Children who go out of their way to communicate joy and pleasure during shared activities make more desirable friends than children who do not. When researchers study friendships, they consistently find that the single most important element for children in choosing who they will pick as a friend is that the other child is fun to be around. Teens and adults also like to be around people who are fun. Children and teens that initiate contact with their friends and enthusiastically invite them to engage in fun activities together are viewed as more desirable by their peers.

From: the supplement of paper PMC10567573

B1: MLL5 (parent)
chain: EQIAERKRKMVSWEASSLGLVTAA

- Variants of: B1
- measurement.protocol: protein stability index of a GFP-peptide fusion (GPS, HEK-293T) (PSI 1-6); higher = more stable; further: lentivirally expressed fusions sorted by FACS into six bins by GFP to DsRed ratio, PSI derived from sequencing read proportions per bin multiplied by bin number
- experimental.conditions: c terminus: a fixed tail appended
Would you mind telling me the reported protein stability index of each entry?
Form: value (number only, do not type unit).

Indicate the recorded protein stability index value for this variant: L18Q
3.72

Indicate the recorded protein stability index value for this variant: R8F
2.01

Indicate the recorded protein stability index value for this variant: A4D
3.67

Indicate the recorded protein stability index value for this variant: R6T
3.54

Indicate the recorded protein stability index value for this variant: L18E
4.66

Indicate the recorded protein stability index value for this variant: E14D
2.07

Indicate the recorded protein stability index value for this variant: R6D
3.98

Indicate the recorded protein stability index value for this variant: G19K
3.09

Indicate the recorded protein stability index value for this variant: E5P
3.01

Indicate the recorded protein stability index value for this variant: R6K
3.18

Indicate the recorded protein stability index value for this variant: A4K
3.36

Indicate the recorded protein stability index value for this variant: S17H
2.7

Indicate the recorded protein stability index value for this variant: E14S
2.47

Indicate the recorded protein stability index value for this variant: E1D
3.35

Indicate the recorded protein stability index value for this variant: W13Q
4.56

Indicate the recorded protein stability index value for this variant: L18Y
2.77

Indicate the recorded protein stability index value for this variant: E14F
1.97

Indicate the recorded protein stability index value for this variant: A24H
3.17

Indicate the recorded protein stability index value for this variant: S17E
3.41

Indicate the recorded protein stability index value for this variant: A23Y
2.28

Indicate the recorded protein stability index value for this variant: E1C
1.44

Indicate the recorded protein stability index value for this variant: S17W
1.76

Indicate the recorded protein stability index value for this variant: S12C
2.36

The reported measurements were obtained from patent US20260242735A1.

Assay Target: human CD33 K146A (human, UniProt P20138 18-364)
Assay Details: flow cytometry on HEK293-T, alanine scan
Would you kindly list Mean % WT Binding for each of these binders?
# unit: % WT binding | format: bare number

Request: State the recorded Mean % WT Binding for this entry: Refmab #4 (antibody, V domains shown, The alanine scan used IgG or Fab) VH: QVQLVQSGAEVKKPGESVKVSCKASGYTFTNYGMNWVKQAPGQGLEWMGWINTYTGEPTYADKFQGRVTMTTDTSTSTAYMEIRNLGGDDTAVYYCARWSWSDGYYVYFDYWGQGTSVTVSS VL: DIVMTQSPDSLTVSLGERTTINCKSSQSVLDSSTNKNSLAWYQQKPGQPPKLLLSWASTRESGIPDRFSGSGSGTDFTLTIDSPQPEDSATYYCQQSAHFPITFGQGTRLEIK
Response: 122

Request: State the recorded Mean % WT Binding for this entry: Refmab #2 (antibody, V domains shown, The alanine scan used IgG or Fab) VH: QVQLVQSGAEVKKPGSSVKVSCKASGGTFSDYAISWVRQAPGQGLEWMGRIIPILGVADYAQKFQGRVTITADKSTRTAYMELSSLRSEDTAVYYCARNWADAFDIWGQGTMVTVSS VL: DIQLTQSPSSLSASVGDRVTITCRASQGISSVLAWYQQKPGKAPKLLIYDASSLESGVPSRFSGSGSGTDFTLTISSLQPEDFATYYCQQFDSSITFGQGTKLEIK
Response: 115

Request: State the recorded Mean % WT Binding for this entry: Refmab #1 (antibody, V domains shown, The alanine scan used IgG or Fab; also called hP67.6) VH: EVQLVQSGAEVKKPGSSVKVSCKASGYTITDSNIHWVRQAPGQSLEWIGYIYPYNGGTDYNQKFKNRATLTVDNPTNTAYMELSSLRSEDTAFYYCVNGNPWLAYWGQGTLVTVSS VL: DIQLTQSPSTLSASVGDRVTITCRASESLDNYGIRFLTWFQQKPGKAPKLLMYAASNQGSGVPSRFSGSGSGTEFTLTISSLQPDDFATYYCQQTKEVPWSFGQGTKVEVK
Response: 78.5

Clear expression of both positive and negative feelings makes for closer and more emotionally rewarding friendships. For a successful friendship, both children must be interested in how the other person feels. They each must express their feelings and seek to understand what caused the emotions. Clear expression of pleasure can be shared and open display of upset can be discussed and resolved, both of which keep the friendship alive and solid. Children and teens that base their words and actions on the emotional reactions of their friends and playmates are well-liked and sought out by their peers.